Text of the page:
For many hunters across the country, Sept 1st marks the beginning of their sporting season. In the midst of a long hot summer, when August rolls around, just the thought of September 1st being only a month away is enough to bring the sportsmen great relief and excitement. I’m no exception to this, while I immensely enjoy waning away the Summer month exploring streams with a fly rod in hand, I can’t help that my thoughts turn to ideas of cool crisp mornings, the smell of spent shotgun shells, and the excitement, and frustration, of pass-shooting doves.
Doves are members of the family Columbidae. In North America, this family consists of around nine species, excluding those occasional species visiting from other lands. Of those nine species, six are available to the hunter. The white-tipped dove is native to south Texas and, unless you’re a resident, hunting for white-tips will take some planning. Next, is the band-tailed pigeon. This is the only native North American pigeon. It makes its home throughout parts of Arizona, New Mexico, and up the Pacific Coast. These are special birds and typically come with a bag limit of only two. Moving on, is the white-winged dove. These beautiful birds are abundant Summer residents throughout the Southwest and can make for some exciting and fast passed shooting. We cannot leave out the common pigeon, aka rock dove, that is commonplace throughout cities across our globe. This exotic species is rarely considered a sporting species but, the truth is, when pursued in a rural setting, they make for fine hunting and are terrific on the dinner table. Just introduced to the U.S. in the eighties, the collard dove has quickly established itself as one of the more common species in out country. In most places, this exotic dove can be harvested without season or limit. Finally, there’s the mourning dove. This is the species that most dove hunters spend their August dreaming about and preparing for. Mourning doves are one of the most abundant and widely distributed game birds in the country. Every year, around one million hunters take to the field in pursuit of this bird harvesting some 15 to 20 million doves.
The entry into dove hunting is typically pretty low. For the most part, all you need is a shotgun, some shells, a hunting license, and access to some property where doves fly. As a child growing up in the Ozarks, my dove hunting gear consisted of a single barrel twelve gauge, a pocket full of scrounged number eight shells, and on occasion some homemade cardboard cutout dove decoys with paper clips glued to the backs. I’m pretty sure there are still outlines of these spray painted on the driveway of my childhood home. As an adult, my gear hasn’t changed much. The shotgun is a lot fancier, the shells are new and more abundant, and the decoys are of the commercially manufactured variety. The truth is, the better equipment doesn’t necessarily equal better success, so just get out there with what you’ve got and have fun.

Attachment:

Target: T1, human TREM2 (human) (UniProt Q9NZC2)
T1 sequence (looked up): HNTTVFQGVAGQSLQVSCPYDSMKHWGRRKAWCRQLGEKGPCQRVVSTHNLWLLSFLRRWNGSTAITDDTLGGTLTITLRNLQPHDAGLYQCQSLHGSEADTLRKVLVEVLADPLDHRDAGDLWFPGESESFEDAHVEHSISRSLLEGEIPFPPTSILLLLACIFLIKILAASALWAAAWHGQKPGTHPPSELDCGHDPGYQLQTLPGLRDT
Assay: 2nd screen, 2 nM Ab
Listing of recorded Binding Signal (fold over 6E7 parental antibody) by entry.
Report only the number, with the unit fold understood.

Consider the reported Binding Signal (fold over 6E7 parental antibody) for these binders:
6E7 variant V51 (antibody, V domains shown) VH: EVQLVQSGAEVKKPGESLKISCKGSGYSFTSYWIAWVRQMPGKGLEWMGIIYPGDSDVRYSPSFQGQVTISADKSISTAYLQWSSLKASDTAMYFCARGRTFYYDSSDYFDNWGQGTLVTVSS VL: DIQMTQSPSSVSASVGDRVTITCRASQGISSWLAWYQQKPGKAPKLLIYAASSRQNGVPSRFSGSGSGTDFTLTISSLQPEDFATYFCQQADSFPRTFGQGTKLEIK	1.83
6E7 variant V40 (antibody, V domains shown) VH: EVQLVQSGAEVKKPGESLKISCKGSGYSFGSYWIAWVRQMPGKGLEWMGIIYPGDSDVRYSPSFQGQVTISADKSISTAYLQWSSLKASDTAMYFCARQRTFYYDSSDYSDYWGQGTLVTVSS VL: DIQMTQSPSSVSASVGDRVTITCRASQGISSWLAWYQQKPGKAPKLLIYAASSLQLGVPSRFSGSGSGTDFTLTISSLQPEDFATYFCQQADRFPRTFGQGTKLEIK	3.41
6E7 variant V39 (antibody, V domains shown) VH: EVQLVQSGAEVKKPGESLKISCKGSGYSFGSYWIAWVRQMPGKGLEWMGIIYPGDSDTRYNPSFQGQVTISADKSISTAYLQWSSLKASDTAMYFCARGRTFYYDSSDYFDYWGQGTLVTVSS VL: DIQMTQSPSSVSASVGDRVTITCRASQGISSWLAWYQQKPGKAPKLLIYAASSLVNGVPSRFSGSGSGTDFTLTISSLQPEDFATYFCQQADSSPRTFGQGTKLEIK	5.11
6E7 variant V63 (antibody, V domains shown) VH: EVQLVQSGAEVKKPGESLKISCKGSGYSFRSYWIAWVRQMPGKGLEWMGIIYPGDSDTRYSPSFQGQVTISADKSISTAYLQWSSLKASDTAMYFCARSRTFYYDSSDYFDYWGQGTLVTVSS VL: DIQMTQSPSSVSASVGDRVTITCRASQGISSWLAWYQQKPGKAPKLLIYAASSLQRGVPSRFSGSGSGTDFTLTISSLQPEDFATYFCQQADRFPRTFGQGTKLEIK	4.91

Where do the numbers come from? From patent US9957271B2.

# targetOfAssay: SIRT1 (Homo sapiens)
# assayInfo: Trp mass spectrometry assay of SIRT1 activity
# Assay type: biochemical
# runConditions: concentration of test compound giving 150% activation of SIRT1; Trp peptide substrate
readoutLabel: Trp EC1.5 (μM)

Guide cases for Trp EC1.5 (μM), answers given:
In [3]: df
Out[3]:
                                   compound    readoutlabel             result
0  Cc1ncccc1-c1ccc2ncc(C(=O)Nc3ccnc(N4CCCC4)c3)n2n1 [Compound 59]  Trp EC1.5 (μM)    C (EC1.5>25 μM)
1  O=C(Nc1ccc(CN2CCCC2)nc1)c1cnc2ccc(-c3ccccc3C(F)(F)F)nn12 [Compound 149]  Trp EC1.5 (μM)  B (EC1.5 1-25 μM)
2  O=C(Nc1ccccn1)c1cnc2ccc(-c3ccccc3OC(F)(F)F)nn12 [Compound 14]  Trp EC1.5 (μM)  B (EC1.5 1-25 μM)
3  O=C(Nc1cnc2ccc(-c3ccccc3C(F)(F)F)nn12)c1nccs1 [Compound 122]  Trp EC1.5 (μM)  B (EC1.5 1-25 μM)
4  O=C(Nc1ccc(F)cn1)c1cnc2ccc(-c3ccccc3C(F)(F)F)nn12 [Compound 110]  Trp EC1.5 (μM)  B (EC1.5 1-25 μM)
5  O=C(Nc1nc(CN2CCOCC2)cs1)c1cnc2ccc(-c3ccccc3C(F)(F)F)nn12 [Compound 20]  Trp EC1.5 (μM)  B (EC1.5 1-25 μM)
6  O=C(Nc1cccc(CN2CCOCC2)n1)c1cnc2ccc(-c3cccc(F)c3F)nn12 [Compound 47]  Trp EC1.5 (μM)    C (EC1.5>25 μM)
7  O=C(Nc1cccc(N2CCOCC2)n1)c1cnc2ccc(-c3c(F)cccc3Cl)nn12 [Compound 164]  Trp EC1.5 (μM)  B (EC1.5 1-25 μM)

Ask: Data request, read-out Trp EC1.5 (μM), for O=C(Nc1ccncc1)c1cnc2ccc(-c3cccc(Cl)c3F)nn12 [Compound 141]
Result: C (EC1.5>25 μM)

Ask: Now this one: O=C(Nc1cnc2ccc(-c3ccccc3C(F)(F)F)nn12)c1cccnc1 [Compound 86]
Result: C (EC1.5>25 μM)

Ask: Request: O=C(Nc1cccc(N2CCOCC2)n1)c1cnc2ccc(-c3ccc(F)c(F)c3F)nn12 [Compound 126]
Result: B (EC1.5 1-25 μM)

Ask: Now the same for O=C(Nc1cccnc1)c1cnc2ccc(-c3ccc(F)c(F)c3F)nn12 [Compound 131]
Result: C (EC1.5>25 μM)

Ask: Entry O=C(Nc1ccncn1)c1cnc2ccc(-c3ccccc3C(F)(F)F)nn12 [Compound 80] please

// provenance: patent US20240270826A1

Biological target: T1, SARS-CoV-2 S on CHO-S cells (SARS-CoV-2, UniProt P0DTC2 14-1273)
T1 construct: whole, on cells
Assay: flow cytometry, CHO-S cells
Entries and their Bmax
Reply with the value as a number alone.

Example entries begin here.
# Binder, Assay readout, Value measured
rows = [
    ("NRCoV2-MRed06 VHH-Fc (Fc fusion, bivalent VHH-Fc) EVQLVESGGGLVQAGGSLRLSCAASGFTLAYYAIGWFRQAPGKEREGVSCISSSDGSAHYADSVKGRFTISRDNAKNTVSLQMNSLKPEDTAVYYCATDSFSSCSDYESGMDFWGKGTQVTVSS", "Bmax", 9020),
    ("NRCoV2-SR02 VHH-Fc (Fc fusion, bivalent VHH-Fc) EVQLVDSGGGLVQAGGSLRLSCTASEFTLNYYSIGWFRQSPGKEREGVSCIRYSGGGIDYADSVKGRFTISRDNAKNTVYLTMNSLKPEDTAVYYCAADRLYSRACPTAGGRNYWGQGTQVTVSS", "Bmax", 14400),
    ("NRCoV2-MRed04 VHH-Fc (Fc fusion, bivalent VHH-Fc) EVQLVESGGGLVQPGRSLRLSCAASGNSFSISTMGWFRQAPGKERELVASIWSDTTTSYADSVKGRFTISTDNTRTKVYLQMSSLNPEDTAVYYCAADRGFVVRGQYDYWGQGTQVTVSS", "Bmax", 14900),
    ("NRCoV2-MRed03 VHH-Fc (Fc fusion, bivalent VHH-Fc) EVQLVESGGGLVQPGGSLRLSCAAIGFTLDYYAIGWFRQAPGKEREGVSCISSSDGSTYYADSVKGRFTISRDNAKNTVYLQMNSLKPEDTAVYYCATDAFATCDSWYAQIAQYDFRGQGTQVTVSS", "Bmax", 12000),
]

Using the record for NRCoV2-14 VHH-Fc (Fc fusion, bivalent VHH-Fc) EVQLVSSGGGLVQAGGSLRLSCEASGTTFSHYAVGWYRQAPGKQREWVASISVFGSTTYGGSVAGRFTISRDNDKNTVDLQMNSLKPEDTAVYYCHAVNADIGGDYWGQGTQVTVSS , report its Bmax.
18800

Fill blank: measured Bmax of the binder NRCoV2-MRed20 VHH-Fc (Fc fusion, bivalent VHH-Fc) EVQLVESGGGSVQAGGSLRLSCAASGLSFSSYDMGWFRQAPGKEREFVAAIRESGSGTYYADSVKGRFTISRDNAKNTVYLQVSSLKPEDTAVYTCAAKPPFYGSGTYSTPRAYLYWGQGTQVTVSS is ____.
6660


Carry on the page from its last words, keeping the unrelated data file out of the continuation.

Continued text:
No essay on doves would be complete without mention of the fine eating they provide. As much as hunters look forward to the hunting of doves come the first of September, many, like me, are just as excited about their first batch of dove poppers. This dish is likely the most commonly prepared dove dish across our country. A fillet of dove breast, nestled in a jalapeno, filled with cream cheese, wrapped in bacon, and cooked on an outdoor grill. Who wouldn’t look forward to that? With that said, don’t forget all the other wonderful ways to eat these delicious birds. They can be fried, stewed, roasted, and grilled in various wonderful ways. One of my favorites is to pluck the birds whole, rub them down in bacon grease, and grill them on a hot charcoal grill. Even better, serve the birds on a pile of alfredo noodles with homemade white sauce.
Doves are an abundant and wide-ranging game species, they are pursued with relatively simple and inexpensive equipment, and finally they provide exceptional table fare. What else could a hunter ask for in a species that signifies the beginning of the hunting season for so many sportsmen across our country? In my opinion, not much. These amazing and abundant birds provide the perfect scratch to a long Summer itch.
Micheal Cravens is the Advocacy Coordinator for the Arizona Wildlife Federation. For nearly 100 years, they have been dedicated to educating, inspiring, and assisting individuals and organizations from all corners of Arizona to value, conserve, enhance, manage, and protect wildlife and wildlife habitat.
The Great American Outdoors Act will fully and permanently fund the Land and Water Conservation Fund while investing in a backlog of public land maintenance, providing current and future generations the outdoor recreation opportunities like boat launches to access fishable waters, shooting ranges, and public lands to hunt as well as the economic stimulus we need right now.